Elizabeth (Betty) Cornell Doolittle Hampel passed away on October 8, 2018, in Burlington, Vt. She was born in 1927 and grew up in Poughkeepsie, N.Y. As a child, she seemed to be so emotionally and physically challenged that she was taken to Vassar College for evaluation. At that time, myasthenia gravis, the underlying neurological cause for her periods of inability to walk, was not recognized. It was thought that Betty’s condition was psychologically based, but through cognitive testing it was determined that she was in the genius range. It was not until she was in her sixties that, due to advanced medical research, she was diagnosed with myasthenia gravis, somewhat to her relief.
Her formal education ended before she finished elementary school. At 18, her first employment was in the office of the Wilbur Coal and Lumber Company in Poughkeepsie, where her many duties necessitated learning to determine the board feet needed for building projects, an ability of which she was always proud.
For the next 15 years, she worked in the offices of four insurance companies in Poughkeepsie and Utica, N.Y., and Burlington, Vt. One of her employers wrote of her, “Miss Doolittle is capable of efficiently operating and managing an insurance office entirely by herself.”
Betty had produced fine art from an early age, and after she moved to Burlington she met, studied art with and married the artist Harrison Hampel. Working in Burlington and Middlebury, she pursued an artist’s life, specializing in portraits, landscapes and fanciful drawings representing what one reviewer called a “storybook world” and “a nostalgic vision of a rural past.” She exhibited in one-person and group shows, locally and nationally, and one of her pictures was selected for the cover of the art section of an edition of Seven Days.
The culmination of her work as an artist occurred a few years ago, when her painting of the Morgan Horse Farm was selected to represent Vermont in an exhibition of work from all 50 states that toured the entire country.
In the 1980s, Betty learned to use the computer and then divided her efforts between art and writing. She began writing poetry, children’s books, short stories, memoir pieces and novels, and illustrating many of them. For several years she was a member of a writer’s group in Middlebury, and her work was published locally and nationally. Her art and writing communicated her enthusiasm, humor, sensitivity, sympathy, understanding, and fascination with romance and adventure.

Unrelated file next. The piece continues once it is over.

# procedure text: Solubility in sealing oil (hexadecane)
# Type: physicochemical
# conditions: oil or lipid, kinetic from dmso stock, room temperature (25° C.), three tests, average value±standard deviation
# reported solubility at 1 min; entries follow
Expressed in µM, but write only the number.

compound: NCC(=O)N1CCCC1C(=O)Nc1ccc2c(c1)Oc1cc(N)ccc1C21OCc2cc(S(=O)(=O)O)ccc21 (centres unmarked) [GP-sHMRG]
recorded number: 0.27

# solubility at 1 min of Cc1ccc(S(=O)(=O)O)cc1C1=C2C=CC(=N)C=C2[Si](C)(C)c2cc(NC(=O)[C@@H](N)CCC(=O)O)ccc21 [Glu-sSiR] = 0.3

Betty was known for her interest in politics and costume jewelry, her sense of style, her eye for secondhand designer clothes, her devotion to her pets, her business acumen and frugality, her self-discipline and drive, her exacting artistic standards, her talent and creativity, her sense of humor and positive outlook, and her generosity. She continued working as long as she could, and even in her last days, at 90 years old, she was talking about projects she needed to finish.
She is survived by her cousins, one of whom, author-publisher Roberta M. Roy, was instrumental in the publication of Betty’s novels. Betty was predeceased by her husband, Harrison; her parents, Marian (Milan) and Rex Doolittle; her sister and brother-in-law Elsa and Louis Barmore; and her niece Karen Bojara Smith, for whom Betty was a caregiver in Karen’s early years.
Thanks go to Betty’s friends and college visitors, as well as to caregivers in Middlebury and Burlington, from Addison County Home Health, Bayada Hospice and the Ethan Allen Residence. Betty did not want a memorial service, only for several family members to conduct a ceremony for her burial in Hyde Park, N.Y., arranged by Sanderson-Ducharme Funeral Home of Middlebury.
Contributions in Betty’s memory may be made to Homeward Bound Animal Welfare Center — Addison County Humane Society, Inc., 236 Boardman St., Middlebury, VT 05753, and to the Ethan Allen Residence, c/o Mary Mougey, Director, 1200 North Ave., Burlington, VT 05408.
Online condolences and remembrances may be sent to firstname.lastname@example.org.
Betty lives on not only in our memories but in her work, as in a poem she wrote for her husband, Harrison: “We’ll paint each other’s portraits, / and pen each other rhymes, / And spend all of forever / sharing loving, happy times.”